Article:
Read More: Upcoming MTG Ban Announcement is a Bit Odd

Abusing Ugin’s Labyrinth

Ugin's Labyrinth

The easiest way to enable Ulamog is to simply play Ugin’s Labyrinth, exiling any colorless card with mana value seven or greater. Ugin’s Labyrinth is one of the most powerful MH3 cards in Modern, and no deck in the format can use it more consistently. Between Ulamog, Emrakul, Devourer of Destiny, and a couple copies of All is Dust, there are ample cards to exile to Ugin’s Labyrinth. For a deck that relies on casting Through the Breach as quickly as possible, having access to a “Sol” land is incredible.

In games where you don’t draw Ugin’s Labyrinth, there are still plenty of other ways to get cards into exile. Take Devourer of Destiny, for example. We mentioned Devourer of Destiny as another big Eldrazi, but Devourer’s duty is quite different than Emrakul’s or Ulamog’s. Devourer is mainly run for consistency purposes. When in your opening hand, it helps you dig for Through the Breach or a big Eldrazi to pair with it. Importantly, the cards you don’t select to put on top of your library get put into exile, which is very relevant in the case of a future Ulamog attack.

Worst case scenario, you can always use Thought-Knot Seer to try to nab a card with high mana value from the opponent. Thought-Knot Seer may seem a bit out of place, but it does get a lot of mileage out of this deck’s acceleration. The presence of Ugin’s Labyrinth, Eldrazi Temple, and Talsiman of Impulse means you can often cast Thought-Knot Seer on turn two and pave the way for your Through the Breach.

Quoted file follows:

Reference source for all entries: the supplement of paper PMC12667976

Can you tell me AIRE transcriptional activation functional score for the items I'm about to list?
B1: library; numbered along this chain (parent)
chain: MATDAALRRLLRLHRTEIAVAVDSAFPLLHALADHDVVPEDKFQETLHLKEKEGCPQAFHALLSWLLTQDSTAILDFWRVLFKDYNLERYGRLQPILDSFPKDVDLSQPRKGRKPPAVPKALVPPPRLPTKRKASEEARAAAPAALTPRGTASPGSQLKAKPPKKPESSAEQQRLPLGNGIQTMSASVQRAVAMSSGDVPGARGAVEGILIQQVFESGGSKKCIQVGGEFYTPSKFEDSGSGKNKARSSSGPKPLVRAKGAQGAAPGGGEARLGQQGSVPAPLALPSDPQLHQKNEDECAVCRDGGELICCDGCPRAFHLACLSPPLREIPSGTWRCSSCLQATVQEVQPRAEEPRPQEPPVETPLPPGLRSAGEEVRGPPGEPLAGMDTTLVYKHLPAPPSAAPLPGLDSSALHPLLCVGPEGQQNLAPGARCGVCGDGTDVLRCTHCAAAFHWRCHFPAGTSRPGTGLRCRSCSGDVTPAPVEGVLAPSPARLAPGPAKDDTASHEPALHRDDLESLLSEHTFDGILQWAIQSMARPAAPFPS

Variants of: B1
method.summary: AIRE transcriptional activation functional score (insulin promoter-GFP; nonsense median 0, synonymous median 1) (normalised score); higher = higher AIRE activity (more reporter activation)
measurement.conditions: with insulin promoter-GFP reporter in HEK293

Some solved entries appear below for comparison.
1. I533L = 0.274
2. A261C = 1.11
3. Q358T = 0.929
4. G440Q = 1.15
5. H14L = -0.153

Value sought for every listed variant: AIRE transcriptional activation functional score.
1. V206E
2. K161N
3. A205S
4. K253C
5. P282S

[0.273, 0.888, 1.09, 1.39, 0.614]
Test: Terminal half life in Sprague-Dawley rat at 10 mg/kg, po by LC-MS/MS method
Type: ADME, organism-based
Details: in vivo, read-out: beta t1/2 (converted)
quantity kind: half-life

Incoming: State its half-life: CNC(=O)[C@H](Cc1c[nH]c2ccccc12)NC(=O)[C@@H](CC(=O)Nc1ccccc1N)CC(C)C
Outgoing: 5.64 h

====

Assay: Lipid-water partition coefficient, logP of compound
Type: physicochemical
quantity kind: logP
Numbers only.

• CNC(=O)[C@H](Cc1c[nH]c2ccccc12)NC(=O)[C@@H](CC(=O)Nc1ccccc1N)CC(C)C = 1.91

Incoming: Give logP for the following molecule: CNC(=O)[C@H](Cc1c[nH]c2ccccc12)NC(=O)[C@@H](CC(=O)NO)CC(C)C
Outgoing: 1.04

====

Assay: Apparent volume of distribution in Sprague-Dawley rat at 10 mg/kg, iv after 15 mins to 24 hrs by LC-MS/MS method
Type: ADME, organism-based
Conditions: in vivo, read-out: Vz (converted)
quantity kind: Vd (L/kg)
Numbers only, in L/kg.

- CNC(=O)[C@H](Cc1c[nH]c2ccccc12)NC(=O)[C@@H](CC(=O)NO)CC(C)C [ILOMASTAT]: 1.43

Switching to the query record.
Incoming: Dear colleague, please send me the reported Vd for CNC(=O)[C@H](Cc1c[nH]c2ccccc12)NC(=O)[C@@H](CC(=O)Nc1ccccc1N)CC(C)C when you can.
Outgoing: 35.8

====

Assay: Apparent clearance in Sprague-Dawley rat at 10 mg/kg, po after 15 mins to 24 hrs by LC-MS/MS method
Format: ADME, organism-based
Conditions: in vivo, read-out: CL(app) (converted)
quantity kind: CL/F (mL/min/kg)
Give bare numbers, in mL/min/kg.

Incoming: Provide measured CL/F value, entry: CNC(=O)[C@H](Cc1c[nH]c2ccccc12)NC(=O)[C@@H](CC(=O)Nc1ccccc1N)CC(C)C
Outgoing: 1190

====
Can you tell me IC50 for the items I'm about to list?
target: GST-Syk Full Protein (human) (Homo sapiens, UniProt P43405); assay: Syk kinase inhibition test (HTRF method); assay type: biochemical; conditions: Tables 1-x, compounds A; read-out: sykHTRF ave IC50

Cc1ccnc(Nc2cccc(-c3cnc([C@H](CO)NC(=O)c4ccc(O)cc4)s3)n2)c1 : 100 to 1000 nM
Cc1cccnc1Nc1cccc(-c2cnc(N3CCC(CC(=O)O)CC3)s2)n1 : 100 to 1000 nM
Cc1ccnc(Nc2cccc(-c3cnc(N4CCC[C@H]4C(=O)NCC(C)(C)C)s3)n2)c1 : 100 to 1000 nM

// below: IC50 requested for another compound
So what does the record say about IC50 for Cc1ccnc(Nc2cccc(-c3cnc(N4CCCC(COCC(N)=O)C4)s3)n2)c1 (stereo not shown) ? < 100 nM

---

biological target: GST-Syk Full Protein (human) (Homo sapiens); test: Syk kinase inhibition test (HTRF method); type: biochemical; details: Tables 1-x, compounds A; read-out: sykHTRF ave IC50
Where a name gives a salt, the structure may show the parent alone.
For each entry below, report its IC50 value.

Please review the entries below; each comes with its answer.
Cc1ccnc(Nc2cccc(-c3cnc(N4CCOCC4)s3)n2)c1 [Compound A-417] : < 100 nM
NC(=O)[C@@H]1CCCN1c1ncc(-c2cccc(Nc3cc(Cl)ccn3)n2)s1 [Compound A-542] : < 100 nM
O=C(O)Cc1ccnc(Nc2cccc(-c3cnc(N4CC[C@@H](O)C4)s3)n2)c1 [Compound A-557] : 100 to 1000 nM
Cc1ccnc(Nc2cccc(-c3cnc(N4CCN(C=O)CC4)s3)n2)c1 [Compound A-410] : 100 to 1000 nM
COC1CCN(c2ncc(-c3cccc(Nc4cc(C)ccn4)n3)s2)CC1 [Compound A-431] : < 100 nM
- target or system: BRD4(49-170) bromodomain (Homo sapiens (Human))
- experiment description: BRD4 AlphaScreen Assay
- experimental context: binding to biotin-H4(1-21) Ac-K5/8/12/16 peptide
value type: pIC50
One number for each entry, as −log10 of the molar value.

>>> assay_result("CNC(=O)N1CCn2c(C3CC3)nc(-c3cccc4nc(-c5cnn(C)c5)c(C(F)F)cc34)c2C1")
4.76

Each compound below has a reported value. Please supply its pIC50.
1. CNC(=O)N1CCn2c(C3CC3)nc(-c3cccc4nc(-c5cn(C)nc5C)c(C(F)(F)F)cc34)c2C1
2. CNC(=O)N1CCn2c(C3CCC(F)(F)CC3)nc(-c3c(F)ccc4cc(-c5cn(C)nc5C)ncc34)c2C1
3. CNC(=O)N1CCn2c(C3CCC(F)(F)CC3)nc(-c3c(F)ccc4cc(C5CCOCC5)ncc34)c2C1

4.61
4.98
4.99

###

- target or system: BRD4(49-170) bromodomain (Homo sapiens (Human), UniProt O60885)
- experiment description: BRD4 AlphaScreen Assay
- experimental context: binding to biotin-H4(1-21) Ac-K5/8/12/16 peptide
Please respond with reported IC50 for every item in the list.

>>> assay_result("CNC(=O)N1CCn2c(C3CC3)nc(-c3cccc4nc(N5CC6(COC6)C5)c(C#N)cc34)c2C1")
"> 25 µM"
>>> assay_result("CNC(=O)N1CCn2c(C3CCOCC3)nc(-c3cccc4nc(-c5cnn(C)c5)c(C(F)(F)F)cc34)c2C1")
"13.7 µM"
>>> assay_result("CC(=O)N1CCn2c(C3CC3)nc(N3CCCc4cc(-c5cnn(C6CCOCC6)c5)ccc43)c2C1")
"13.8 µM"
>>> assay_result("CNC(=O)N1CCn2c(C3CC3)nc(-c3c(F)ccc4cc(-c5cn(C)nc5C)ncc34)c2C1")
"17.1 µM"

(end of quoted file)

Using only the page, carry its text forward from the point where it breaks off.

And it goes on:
Read More: Amazing Common Turn-Three Death Combo Dominates Major Event!

Other Elements of Consistency

The One Ring

With Ugin’s Labyrinth in the mix, this deck is fully capable of having extremely fast starts. With such a high density of top-end, though, it’s important to be able to find Through the Breach in a reasonable time frame. Devourer of Destiny does help, but there are a couple other cards that help make the deck more consistent.

The best tool by far in this department is The One Ring. The One Ring is an incredible source of card advantage and being able to play it early off Ugin’s Labyrinth or Talisman of Impulse makes the card extra powerful. Another card that can do some digging is Kozilek’s Command. Kozilek’s Command isn’t the normally the most efficient card, but thanks to Ugin’s Labyrinth and Eldrazi Temple, you can cast it for X=2 on turn two pretty often.